11. Theoretical framework: Gardner’s Multiple Intelligences Theory (1983) (1) Linguistic intelligence (2) Logical-mathematical intelligence (3) Musical intelligence (4) Spatial intelligence (5) Bodily-kinesthetic intelligence (6) Interpersonal intelligence (7) Intrapersonal intelligence --- (8) Spiritual intelligence (9) Environmental intelligence

  12. Theoretical framework: Adaptation of Zimmerman’s Self-regulation Model (Zimmerman, 2000; Nokelainen, 2008)

  13. Theoretical framework: Causal order of components in DMGT(Nokelainen & Ruohotie, 2009; Tirri & Nokelainen, 2011)

  14. Method: Participants INTERVIEW • Four Finnish WSC 2005 and four WSC 2007 competitors (n = 8) were interviewed • Six males (Mage = 21 years) and two females (Mage = 20 years). • Also their trainers, working life representatives and parents (n = 22) were interviewed. • WSC competitors in this study represent four skill categories, which are linked to the Multiple Intelligence theory (Gardner, 1983): • IT/Software Applications (logical-mathematical). • Web Design (spatial, logical-mathematical). • Plumbing (bodily-kinesthetic, spatial). • Beauty Therapy (interpersonal, bodily-kinesthetic, spatial).

  15. Method: Instrument INTERVIEW • Empirical data was collected in 2007 with a semi-structured interview. • The interview concentrated on two major aspects: • Influence of self-regulation and cognitive and social skills on talent development (Greenspan, Solomon & Gardner, 2004; Zimmerman, 1998). • Importance of intrinsic and extrinsic motivation in initial participation to the training, perseverance and mastery of the skill (Bloom, 1985).

  16. Method: Participants SURVEY • Finnish WSC 2007 team (n = 25) • 16 males and nine females (Mage = 22 years) and their parents (n = 12) responded to surveys. • WSC competitors represent 20 skill categories, which are linked to the MI theory, for example: • Landscaping (environmental, bodily-kinesthetic, spatial). • Floristry (environmental, spatial). • Polymechanics, IT/Software Applications (logical-mathematical, spatial). • Nursing, Beauty Therapy (interpersonal, bodily-kinesthetic).

  17. Method: Instrument SURVEY • Numerical empirical data was collected in 2007 with the following self-rating instruments: • Multiple Intelligences Profiling Questionnaire (MIPQ III, Tirri, K., Komulainen, Nokelainen & Tirri, H., 2003; Tirri & Nokelainen, 2008). • Abilities for Professional Learning Questionnaire (APLQ, Nokelainen & Ruohotie, 2002). • Self-attitudes and Attributes Scales (SaaS, Campbell, 1996; Campbell, Tirri, Ruohotie & Walberg, 2004). • Family and School Influences Questionnaire (FA, SA, Campbell, 1996).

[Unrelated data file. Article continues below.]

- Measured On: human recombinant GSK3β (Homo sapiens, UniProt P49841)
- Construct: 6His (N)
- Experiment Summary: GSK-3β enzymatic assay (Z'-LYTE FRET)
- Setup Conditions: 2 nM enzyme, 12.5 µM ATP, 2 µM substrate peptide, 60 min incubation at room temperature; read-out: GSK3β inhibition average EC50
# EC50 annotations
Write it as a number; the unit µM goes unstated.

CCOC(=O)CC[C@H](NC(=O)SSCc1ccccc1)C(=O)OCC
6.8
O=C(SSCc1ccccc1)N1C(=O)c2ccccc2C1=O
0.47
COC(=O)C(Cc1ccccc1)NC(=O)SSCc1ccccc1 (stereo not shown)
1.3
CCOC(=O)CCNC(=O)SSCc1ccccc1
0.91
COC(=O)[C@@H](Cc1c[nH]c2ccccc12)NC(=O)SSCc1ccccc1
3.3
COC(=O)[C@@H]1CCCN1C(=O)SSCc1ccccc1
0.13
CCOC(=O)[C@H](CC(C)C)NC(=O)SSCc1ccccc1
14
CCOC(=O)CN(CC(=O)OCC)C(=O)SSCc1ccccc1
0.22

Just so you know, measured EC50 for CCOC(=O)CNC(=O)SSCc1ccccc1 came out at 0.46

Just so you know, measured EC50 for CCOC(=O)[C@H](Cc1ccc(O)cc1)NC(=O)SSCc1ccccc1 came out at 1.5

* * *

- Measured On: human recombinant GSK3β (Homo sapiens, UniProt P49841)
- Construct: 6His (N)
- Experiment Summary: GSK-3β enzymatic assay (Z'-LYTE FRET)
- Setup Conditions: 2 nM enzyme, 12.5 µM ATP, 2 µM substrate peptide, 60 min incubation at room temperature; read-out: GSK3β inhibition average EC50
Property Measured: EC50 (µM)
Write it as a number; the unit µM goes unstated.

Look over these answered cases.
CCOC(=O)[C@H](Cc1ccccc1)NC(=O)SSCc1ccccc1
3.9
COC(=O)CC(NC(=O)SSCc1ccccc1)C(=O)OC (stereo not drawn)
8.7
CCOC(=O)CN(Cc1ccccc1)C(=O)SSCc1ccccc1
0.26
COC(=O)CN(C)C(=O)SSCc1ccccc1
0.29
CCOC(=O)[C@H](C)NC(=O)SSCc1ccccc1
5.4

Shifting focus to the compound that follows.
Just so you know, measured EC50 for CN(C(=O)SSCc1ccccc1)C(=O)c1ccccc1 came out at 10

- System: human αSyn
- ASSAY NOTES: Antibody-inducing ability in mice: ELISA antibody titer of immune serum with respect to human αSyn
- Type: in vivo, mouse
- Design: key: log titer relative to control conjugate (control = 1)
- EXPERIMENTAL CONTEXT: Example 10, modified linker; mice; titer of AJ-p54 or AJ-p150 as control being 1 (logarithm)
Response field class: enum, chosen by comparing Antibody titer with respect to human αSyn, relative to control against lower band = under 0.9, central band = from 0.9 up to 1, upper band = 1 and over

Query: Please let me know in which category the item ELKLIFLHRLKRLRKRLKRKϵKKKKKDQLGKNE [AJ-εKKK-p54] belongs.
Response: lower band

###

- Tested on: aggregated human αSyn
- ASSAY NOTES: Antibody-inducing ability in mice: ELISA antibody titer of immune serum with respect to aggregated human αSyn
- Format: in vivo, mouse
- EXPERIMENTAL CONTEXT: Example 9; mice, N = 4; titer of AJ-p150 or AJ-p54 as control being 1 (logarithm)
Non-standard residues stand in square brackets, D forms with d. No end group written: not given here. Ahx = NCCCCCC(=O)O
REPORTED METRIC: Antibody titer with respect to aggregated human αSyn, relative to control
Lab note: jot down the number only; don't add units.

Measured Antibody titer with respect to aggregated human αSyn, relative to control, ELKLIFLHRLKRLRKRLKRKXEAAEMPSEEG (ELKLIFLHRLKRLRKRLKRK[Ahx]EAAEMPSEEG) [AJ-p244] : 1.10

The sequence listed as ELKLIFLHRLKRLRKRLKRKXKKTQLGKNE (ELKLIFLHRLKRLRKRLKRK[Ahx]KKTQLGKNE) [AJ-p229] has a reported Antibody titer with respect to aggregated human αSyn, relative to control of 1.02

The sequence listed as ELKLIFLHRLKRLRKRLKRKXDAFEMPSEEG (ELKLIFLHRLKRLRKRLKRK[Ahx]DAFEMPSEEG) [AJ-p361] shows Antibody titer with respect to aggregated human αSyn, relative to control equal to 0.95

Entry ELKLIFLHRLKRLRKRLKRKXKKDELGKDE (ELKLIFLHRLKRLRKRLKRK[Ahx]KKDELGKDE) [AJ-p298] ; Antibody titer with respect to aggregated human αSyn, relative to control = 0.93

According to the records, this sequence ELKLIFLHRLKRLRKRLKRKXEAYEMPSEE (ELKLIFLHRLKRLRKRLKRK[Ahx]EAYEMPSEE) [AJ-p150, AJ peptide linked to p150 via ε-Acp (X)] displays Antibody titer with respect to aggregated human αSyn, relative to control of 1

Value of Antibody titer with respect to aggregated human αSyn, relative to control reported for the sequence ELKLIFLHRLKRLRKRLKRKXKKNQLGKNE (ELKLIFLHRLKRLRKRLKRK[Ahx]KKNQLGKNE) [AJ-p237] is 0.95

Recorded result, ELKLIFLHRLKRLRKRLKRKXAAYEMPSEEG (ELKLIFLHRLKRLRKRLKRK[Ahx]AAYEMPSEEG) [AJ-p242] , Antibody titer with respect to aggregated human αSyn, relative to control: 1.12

18. Results: Interview 1. What characteristics specify a successful WSC competitor?

  19. VOLITION Perseverance Time management MOTIVATION Intrinsic Extrinsic Results: Interview INTRINSIC CHARACTERISTICS SELF-REFLECTION Stress tolerance VOCATIONAL TALENT CHARACTERISTICS INTELLECTUAL SENSORIMOTOR SOCIOAFFECTIVE NATURALABILITIES

  20. Results: Interview • Self-reflection (stress tolerance) • Mental training • Volition (perseverance, time management skills) • Total mastery of work skills • Cognitive skills (development potential) • Shift from uncontrollable to controllable attributions • Extrinsic goal-orientation (competitiveness, ambition) • Promotion of advances of competitions for future career • Intrinsic goal-orientation (interest towards work) • Meaningful training tasks, interesting artefacts, home/teacher support • Social skills • Collaborative tasks during training

  21. Results: Interview

  22. VOLITION Perseverance Time management MOTIVATION Intrinsic Extrinsic Results: Interview INTRINSIC CHARACTERISTICS SELF-REFLECTION Stress tolerance VOCATIONAL TALENT CHARACTERISTICS INTELLECTUAL SENSORIMOTOR SOCIOAFFECTIVE NATURALABILITIES